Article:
The IEA is to publish a new report on the renewable energy market, which the Agency acknowledges is “now the fastest growing sector of the energy mix and accounts for almost a fifth of all electricity produced worldwide”. It will join annual medium-term reports on oil, gas and coal, which the IEA already produces.
"A portfolio of renewable energy technologies is becoming competitive in an increasing range of circumstances and countries," IEA Executive Director Maria van der Hoeven said in Berlin where she was presenting the recent IEA publication, Deploying Renewables 2011: Best and Future Policy Practice to German policy makers. However, Ms van der Hoeven stressed that "significant policy effort, combined with continued economic incentives, is still needed to push a large portfolio of these technologies toward full competitiveness."
The Medium-Term Renewable Energy Market Report, to be published in July 2012, will include five-year projections for global renewable energy electricity capacity and generation. In so doing, it will provide an important benchmark to policymakers and the wider market for measuring developments of renewable energy.
The Medium-Term Renewable Energy Market Report will have three primary objectives:
- Address the current state of play of renewable energy;
- Assess the main drivers and barriers to deployment at country level; and
- Produce medium-term renewable energy projections through 2017.
It will consist of market analysis at the country level, an outlook for renewable energy technologies and their associated manufacturing, and an examination of global renewable energy finance.
In order to prepare this report, in-depth country analysis is being undertaken of key markets and technology-specific drivers and barriers. (These barriers may include economic issues, such as costs compared with fossil fuels, and non-economic issues, including government policies).
As well as employing data that is internally generated and sent from government departments, the IEA is also in contact with over 100 companies and organisations which are sourcing detailed market, cost and performance insights on renewable energy technologies. This additional valuable information from industry - at a time when the renewable energy market is rapidly changing - will help the IEA to access the most current views and data available.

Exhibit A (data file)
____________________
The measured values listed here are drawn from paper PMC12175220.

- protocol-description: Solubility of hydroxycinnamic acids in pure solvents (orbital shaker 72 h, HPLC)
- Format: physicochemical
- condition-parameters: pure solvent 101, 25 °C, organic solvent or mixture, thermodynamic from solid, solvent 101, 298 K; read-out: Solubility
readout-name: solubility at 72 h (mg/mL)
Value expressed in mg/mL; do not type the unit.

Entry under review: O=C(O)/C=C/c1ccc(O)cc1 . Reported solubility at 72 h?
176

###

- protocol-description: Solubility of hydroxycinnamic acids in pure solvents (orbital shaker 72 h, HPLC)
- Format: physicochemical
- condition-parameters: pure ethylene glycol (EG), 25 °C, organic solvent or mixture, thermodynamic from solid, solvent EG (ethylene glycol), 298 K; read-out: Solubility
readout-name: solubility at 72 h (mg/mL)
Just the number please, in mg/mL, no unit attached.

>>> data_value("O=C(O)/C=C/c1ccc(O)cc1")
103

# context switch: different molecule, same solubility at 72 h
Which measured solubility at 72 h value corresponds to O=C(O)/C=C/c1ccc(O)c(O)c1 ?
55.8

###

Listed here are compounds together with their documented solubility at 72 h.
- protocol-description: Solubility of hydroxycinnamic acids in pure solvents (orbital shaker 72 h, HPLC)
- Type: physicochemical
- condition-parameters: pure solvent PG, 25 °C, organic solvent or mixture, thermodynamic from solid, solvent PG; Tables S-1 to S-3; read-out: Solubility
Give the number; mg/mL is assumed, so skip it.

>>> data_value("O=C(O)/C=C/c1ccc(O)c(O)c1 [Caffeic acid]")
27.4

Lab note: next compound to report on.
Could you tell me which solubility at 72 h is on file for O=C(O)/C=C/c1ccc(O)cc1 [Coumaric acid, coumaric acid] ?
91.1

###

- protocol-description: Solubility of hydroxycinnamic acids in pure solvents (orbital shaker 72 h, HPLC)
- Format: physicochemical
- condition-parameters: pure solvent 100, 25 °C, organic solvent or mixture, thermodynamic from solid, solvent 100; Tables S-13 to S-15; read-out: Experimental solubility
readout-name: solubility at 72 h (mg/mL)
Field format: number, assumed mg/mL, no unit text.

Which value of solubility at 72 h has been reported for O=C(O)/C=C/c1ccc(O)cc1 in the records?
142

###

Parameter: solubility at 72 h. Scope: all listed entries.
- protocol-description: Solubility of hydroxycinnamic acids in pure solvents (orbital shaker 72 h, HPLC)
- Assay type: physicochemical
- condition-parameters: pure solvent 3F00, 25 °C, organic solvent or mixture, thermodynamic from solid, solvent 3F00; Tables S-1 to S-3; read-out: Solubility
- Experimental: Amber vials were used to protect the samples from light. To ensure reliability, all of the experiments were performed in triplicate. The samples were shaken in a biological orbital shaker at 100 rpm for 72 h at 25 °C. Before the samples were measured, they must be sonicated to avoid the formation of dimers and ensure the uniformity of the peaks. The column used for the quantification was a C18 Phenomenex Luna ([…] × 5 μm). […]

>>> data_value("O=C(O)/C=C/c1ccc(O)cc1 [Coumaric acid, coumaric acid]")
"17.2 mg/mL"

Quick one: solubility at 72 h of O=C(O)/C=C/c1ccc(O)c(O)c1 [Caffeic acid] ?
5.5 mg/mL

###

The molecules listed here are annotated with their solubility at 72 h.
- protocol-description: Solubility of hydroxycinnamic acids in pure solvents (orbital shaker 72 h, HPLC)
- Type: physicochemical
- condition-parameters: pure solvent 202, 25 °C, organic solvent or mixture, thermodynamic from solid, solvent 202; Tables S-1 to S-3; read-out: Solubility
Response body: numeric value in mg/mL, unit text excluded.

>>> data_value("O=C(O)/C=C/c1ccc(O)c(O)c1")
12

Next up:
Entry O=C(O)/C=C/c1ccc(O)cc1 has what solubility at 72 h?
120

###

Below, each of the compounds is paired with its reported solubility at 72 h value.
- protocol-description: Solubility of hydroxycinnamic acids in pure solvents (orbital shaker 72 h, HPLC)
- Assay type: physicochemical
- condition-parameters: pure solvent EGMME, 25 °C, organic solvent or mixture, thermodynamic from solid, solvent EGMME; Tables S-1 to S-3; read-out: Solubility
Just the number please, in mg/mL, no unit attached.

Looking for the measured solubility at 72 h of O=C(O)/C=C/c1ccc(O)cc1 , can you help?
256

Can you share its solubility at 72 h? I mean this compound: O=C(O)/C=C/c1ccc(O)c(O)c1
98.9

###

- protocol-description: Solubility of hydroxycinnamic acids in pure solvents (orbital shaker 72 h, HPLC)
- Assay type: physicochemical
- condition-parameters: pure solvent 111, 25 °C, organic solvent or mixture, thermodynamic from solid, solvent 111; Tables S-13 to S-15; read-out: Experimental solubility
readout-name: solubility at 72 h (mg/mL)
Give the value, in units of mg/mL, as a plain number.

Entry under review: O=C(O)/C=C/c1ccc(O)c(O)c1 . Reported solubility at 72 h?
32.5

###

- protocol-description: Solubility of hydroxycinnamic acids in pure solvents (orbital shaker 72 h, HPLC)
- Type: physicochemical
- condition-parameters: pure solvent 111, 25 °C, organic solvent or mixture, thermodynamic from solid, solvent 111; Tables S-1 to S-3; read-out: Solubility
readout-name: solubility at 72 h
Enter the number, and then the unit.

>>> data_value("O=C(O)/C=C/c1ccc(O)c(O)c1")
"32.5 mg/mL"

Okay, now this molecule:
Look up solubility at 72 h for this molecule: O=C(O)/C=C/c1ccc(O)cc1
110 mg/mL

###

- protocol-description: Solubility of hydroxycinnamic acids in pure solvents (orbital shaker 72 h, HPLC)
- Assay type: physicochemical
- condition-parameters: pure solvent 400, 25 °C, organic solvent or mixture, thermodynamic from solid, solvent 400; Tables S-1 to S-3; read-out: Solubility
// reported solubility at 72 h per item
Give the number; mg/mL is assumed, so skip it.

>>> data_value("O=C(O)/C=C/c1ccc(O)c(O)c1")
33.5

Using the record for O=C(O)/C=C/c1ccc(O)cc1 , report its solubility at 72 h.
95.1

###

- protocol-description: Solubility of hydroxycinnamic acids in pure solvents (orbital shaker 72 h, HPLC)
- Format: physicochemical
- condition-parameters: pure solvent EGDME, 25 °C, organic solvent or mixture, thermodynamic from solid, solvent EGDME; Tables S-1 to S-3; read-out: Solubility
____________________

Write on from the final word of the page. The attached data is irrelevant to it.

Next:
“With this report, renewable energy takes its rightful seat at the table alongside the other major energy sources,” said the IEA in a press statement.
Offshore wind is “recession-busting”
The IEA was prompted to publish the new report given the renewable energy sectors spectacular growth, even despite the financial crisis and recession. This “recession busting” growth has also been reflected in a recently published mid-term review of the European Energy Programme for Recovery, which has found that offshore wind energy is the strongest performer of the three areas selected for funding in terms of investment, creating jobs and putting investment in place quickly.
The €4 billion European Energy Programme for Recovery (EEPR) was launched in 2009 in response to the economic crisis and the need to meet EU energy policy objectives. Three areas – offshore wind energy, gas and electricity infrastructure projects and carbon capture and storage (CCS) – were selected for funding.
Ten times the jobs of CCS
Vilma Radvilaite, Regulatory Affairs Advisor at EWEA said: "Offshore wind energy was allocated the smallest amount of funding (€565 million or 14% of the total) and yet it has created ten times more jobs than CCS projects. Since 2009, a total of 4,000 jobs have been created in offshore wind projects financed under the EEPR compared to 400 in CCS, despite CCS being allocated nearly double (€1,050 million) the amount allotted to
"It shows that wind energy projects are an ideal way to stimulate economic growth and create jobs while at the same time reducing greenhouse gas emissions, and improving our energy security. Investment in the wind power sector should be recognised as a way to restore Europe's economy to health. This report shows that stable legislative frameworks to promote the development of the wind industry should be maintained and enhanced, even in times of austerity," Radvilaite added.
Under the €4 billion EEPR, 44 gas and electricity infrastructure projects, nine offshore wind energy projects and six CCS projects received funding.
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